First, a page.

Here’s a sampling of some of the writing in Issue No. 112, which you can get today with a subscription to ZYZZYVA:
San Francisco Loved Us Once, an essay by JOSHUA MOHR: We stampeded to this magnificent speck known as San Francisco because we were too queer, too punk, too arty. We were the wrong color or born with the wrong genitalia. We were too fat or too tattooed or too sick or our own family simply despised us. Other places, we were easy targets. We were gristle trapped in a bully’s teeth. So we flocked here because it called to us, San Francisco summoning, saying, “All are welcome. All are loved.” And we basked in that affection. And we found ourselves. Granted, that San Francisco is now dead, dismantled in the name of Tech. Our surrogate mother has pushed pushed us away, allowing only the wealthiest into her arms. The whitest. No black or brown skin. No artists. A place once synonymous with prodigals and immigrants is now a country club. But for a long time, this place was a sanctuary of misfits. It was my home. I moved here when I was seventeen and came of age on its streets.
La Voix Du Sang, a short story by NATALIE SERBER: There’d been an incident. Vince was in custody. They drove in silence, each lost in his or her own version of what had happened to their sweet and eager boy. In Trina’s version things came too easily to Vince. Sure, he did fine in school, was satisfied with his effortless B’s, handsome and athletic enough. Vince loved the drums, weed, and girls. All things his father had loved, still loved. But unlike his father, who rose to every challenge, Vince gave up things he couldn’t master quickly. Their garage was cluttered with his expensive jetsam; lacrosse sticks, an empty aquarium, amps, a guitar. Friends, too, had been tossed aside. Whenever he felt bored or a slip in status, Vince resorted to teasing with a cruel edge. Trina had witnessed it in her own living room. Adept at discovering weakness (perhaps he’d be a politician), he had mocked a good-looking boy, a talented guitar player, calling him Corn Niblet, all with his arm slung around the boy’s shoulder. In Lewis’s version of what had happened, their boy took no risks, surrounded himself with mediocrity. He was the best house in a middling neighborhood. “Breaking and entering?” Trina said.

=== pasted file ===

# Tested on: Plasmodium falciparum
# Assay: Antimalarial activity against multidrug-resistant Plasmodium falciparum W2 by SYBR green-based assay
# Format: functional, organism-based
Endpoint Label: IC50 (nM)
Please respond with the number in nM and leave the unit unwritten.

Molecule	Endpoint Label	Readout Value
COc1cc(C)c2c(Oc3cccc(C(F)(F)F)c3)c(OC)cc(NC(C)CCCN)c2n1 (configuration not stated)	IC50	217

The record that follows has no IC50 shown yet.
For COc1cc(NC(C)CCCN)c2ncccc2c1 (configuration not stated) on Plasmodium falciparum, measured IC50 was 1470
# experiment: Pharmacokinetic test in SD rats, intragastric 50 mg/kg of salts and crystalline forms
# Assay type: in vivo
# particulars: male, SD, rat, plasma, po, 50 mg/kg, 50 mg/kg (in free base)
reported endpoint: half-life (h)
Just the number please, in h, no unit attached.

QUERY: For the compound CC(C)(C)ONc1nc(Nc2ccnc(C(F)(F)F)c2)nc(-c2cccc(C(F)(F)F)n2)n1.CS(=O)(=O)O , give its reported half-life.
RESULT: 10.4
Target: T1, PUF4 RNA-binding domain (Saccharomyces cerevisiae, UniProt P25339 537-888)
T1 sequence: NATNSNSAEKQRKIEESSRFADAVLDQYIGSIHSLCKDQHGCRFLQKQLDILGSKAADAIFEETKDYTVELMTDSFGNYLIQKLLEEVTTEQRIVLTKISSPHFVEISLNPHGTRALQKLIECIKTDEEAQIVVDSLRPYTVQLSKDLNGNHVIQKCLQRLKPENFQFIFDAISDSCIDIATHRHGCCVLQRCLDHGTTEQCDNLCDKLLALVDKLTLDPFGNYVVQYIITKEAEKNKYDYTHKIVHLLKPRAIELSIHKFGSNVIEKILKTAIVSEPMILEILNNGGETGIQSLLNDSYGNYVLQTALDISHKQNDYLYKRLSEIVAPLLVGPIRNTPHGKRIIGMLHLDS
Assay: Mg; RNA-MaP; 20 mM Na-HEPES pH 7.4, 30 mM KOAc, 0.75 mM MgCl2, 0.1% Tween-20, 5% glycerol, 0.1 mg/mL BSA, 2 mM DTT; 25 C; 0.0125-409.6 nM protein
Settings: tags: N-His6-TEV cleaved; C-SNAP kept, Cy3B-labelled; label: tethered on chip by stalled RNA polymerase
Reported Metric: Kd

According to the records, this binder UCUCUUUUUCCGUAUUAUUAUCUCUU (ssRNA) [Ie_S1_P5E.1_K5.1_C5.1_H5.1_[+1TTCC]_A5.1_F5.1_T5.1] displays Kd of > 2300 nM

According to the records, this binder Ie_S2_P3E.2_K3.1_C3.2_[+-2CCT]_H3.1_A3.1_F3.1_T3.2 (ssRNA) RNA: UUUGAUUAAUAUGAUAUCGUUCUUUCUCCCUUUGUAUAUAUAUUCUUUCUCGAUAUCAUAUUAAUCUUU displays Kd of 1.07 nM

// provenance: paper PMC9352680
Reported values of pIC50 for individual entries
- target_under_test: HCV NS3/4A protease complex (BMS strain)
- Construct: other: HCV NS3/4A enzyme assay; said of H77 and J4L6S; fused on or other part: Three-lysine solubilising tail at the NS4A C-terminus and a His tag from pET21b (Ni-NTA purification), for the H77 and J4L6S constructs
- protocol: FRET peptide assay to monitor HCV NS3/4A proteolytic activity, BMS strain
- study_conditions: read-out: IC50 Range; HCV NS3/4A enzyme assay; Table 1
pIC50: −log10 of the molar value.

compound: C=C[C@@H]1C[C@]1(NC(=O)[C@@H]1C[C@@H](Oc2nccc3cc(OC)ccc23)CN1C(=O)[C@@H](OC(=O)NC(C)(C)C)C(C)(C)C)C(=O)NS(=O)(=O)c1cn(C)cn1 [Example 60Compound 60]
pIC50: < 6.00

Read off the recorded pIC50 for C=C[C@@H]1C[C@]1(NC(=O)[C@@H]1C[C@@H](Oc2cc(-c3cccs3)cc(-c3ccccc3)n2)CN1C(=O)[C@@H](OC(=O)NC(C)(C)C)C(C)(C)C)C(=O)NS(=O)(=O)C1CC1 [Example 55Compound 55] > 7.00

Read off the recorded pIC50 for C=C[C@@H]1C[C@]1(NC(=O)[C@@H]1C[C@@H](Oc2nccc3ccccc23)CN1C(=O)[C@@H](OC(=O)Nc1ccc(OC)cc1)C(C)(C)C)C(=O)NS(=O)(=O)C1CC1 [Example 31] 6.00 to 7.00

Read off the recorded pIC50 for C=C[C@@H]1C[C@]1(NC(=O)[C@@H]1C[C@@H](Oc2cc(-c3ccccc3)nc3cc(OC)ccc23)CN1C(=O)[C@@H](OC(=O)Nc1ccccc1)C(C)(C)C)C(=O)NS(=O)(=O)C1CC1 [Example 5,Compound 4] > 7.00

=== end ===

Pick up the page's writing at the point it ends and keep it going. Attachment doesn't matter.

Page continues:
Casa Nirvana, a short story by OLIVIA PARKES: “Edgar, in God’s name, why? They’ll have you playing Yahtzee, or finger-painting, and say you’re suicidal if you opt out. Even convalescing is a group activity in those places. And you’re fine, we’re fine.” Edgar lowered the paper and shrugged. “I’ve always liked hotels. There comes a time in a man’s life when he would like to see a buffet at breakfast.” His bowl of Fiber One cereal had gone soggy at his elbow. “Every day?” she asked. Edgar nodded, and in six days he was gone. Now, almost a year later, Mitzy wanted to move back down to their old room. It sweltered upstairs in the summer and the nights spent navigating a dark corridor in the abandoned hours, her bladder like a burning drum, had led her to appreciate the luxury of an ensuite bathroom. Alone, however, the house still felt strange to her, and it was easier to sleep if she could pretend it belonged to someone else. Edgar, she knew, would not be coming back, so Mitzy moved back downstairs into the master bedroom and set about converting it.